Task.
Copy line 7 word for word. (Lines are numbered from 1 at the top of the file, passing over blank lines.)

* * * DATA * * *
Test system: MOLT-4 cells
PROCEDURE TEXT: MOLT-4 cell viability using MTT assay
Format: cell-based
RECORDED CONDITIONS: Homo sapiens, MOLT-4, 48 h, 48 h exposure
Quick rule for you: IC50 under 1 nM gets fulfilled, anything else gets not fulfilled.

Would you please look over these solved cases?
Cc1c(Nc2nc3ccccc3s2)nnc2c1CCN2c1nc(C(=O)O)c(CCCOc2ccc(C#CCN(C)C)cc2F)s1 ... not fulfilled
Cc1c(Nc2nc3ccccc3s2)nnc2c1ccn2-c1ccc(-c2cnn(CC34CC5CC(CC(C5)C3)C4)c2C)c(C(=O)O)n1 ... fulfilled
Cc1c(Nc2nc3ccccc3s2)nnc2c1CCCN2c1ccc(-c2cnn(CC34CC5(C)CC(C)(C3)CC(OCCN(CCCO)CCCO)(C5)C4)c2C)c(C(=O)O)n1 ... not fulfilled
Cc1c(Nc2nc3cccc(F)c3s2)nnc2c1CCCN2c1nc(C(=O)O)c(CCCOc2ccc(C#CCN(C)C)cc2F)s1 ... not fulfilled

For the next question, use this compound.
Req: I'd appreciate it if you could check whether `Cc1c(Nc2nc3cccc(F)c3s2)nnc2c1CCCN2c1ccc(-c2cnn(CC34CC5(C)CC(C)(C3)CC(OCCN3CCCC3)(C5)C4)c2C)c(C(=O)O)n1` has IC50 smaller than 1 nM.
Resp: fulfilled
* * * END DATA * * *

Cc1c(Nc2nc3ccccc3s2)nnc2c1CCN2c1nc(C(=O)O)c(CCCOc2ccc(C#CCN(C)C)cc2F)s1 ... not fulfilled